Events Past

Reports of previous HPS Norfolk and Suffolk Group events, as told by our members.

Indoor Meeting: Talk by Andrew Ward "Plants that Excite"

Written by Linda Hall. Posted in Events Past

Saturday, 14th March 2020

Dr Andrew Ward, Norwell Nurseries & Gardens ( spoke to our group on “Plants that Excite!” although he said the title should probably be “Plants that Excite Me!”  The talk was educational and entertaining coupled with wonderful anecdotes and touching reminiscences.  Andrew had helpfully handed out a list of plants he would be talking about, most of which are available through his nursery, so note-taking was a pleasure – the full list is below but here are some notes of just a few:-

Corydalis elata – coral stems with lime green foliage.  It has a scent – like a freshly creosoted fence!

Codonopsis clematidea – A real beauty, take a look inside the flowers, like a kaleidoscope.

Meconopsis punicea – 4” red petals like crinkled silk.  Six weeks of exquisiteness.

Ribes speciosum – arching canes of red flowers which came through the winter of 2010.  No scent.  Come September/October it loses its foliage but by November it is completely re-clothed.

Lobelia ‘Red Compliment’ - silvery hairy stems deter moluscs.  Red flowered plants tend to be pollinated by birds.

Geum ‘Rubin’ - flowers double/triple those of ‘Mrs Bradshaw’.

Potentilla ‘William Rollinson’ - flamboyant, not often seen.

Hemorocallis ‘Frans Hals’ - suffered no-ill effects from standing in water during recent winter flooding.

Geranium aristatum – been 20 years in the same position in his garden.  A bit flouncy, swept back petals. Regency colours. Andrew thinks it should be of the aristocracy.

Geranium renardii – textured, beautiful leaf.  Front of sunny border.  Parent of G. ‘Phillippe Vapelle’.

Geranium ‘Ann Folkard’ - result of 10 year breeding programme by Rev. Oliver Folkard and named after his wife.  Grow in through Artemisia ‘Powys Castle’.

Corydalis ‘George Baker’ - great planted with Lysimachia ‘Fire Cracker’

Narcissus bulbocodium ‘Golden Bells’ - don’t bother with straight bulbocodium, go for named varieties.

Andrew concluded his talk by saying we ought to appreciate the stalwarts of our gardens.  It is wonderful to go into the garden every day and notice new start, new hope and excitement.


He circulated a hand-out of plants he would be talking about, most of which are sold by his nursery:-

Delphinium Bell. “Volkerfrieden”

Salvia “Caradonna”

Veronica “Kapitan”

Corydalis flexuosa

Corydalis elata

Phlox “Chattahoochee”

Codonopsis clematidea

Meconopsis “Lingholm”

Meconopsis punicea

Embothiium cocc. “Norquinco”

Ribes speciosum

Loblia “Red Compliment”

Lobelia tupa

Achillea “Red Velvet”

Geum “Rubin”

Potentilla “Etna”

Potentilla thurberi “Monarchs Velvet”

Potentilla tonguei

Potentilla “William Rollinson”

Crocosmia “Lucifer”

Crocosmia “Jackanapes”

Iris sibirica “Blauweismotte”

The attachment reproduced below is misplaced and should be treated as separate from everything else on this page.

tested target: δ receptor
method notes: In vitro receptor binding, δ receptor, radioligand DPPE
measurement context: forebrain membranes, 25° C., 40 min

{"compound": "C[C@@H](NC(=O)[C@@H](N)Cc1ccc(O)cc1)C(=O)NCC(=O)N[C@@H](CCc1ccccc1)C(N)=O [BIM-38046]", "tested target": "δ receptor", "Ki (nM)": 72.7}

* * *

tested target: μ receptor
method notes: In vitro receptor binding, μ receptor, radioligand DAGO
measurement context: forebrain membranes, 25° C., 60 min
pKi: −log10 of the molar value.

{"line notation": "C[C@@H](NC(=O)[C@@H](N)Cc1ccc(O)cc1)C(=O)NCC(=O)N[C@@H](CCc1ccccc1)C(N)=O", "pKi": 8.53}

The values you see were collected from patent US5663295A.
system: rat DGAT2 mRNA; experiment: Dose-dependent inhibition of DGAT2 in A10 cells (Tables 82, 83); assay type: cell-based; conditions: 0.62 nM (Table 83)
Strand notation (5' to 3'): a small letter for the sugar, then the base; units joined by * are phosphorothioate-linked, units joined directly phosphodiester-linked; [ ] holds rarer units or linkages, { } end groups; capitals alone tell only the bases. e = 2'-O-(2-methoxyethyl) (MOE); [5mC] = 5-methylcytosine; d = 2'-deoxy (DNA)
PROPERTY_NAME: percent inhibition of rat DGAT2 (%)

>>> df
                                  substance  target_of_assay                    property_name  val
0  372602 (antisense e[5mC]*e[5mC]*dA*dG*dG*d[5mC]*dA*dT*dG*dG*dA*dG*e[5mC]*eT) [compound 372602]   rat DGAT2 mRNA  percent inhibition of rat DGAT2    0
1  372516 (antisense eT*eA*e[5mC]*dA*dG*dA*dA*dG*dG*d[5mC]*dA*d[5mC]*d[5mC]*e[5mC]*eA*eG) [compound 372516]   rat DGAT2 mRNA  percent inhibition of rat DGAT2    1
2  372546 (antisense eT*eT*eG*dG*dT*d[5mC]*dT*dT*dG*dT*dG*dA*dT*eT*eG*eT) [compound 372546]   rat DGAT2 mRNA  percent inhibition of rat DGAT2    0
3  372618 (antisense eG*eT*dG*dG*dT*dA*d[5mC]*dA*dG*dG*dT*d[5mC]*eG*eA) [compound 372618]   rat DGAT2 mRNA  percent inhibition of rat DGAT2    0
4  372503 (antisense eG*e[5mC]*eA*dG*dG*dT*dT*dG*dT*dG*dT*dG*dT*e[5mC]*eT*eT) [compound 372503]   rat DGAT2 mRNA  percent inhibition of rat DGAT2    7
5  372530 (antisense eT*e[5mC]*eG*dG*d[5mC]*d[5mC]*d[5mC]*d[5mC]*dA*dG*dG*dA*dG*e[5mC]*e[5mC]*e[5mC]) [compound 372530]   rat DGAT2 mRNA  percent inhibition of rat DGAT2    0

Iris “Frans Hals”

Hemereocallis “Frans Hals”

Hemerocallis “Corky”

Hemerocallis “Catherine Woodberry”

Hemerocallis “Mauna Loa”

Hemerocallis “Night Beacon”

Geranium phaeum “Langhorns Blue”

Geranium phaeum album

Geranium phaeum “Rose Madder”

Geranium phaeum “Samobor”

Geranium aristatum

Geranium “Mrs Kendall Clarke”

Geranium pratense “Roseum”

Geranium renardii

Geranium “Phillippe Vapelle”

Geranium “Anne Folkard”

Geranium lambertii

Leucanthemum “Phyllis Smith”

Agapanthus “Margery Fish”

Dactylorhiza fuchsii

Dactylorhiza foliosa

Hedychium gardnerianum

Corydalis “George Baker”

Primula sibthorpii

Narcissus “Golden Bells”

Leucojum “Gravetye Giant”

Lathyrus vernus “Alboroseus”

Erythronium “White Beauty”

Erythronium revolutum

Erythronium “Pagoda”

Muscari paradoxum

Adenophora tashiroi

Indoor Meeting: Talk by Tom Hoblyn "Planting in a Drier Climate"

Written by Ian Fearn. Posted in Events Past

Planting in a Drier Climate – Tom Hoblyn – 9th November 2019

Tom is a garden designer who trained at the RBG Kew whose keen interest in the natural environment has been a major influence on the gardens he creates. Tom explained that parts of the UK, notably south-east England and East Anglia, are heading towards a more Mediterranean climate. By 2050, southeast UK average temperatures are expected to be 1.5oC to 3oC warmer. Frequency of warm days and warm nights will increase whilst frequency of cold days and nights will decrease. The duration and intensity of warm spells and heat waves will increase. Precipitation will increase in frequency and intensity, leaching nitrates from the soil. Even now Cambridge with an average 563mm of rainfall per annum is the driest city north of the Pyrenees. Gardeners will need to adapt to the changing conditions. In East Anglia for example, you may need to have an alternative to grass lawn. Achilleas are great lawn alternatives, with the added advantage that they are allelopathic which means they release biochemicals which inhibit the germination of weed seeds.

Tom said that one of the benefits of a Mediterranean climate is that 10% of the world’s flora grow in Mediterranean zones, so there is a huge range of plants for the gardener to explore, eg large shrubs such as Myrtus, Pistacia and Phillyerea.

Tom’s talk was very thought-provoking and shows how gardeners will increasingly need to think like ecologists, thinking about the conditions and what plants have adapted to exist in those conditions.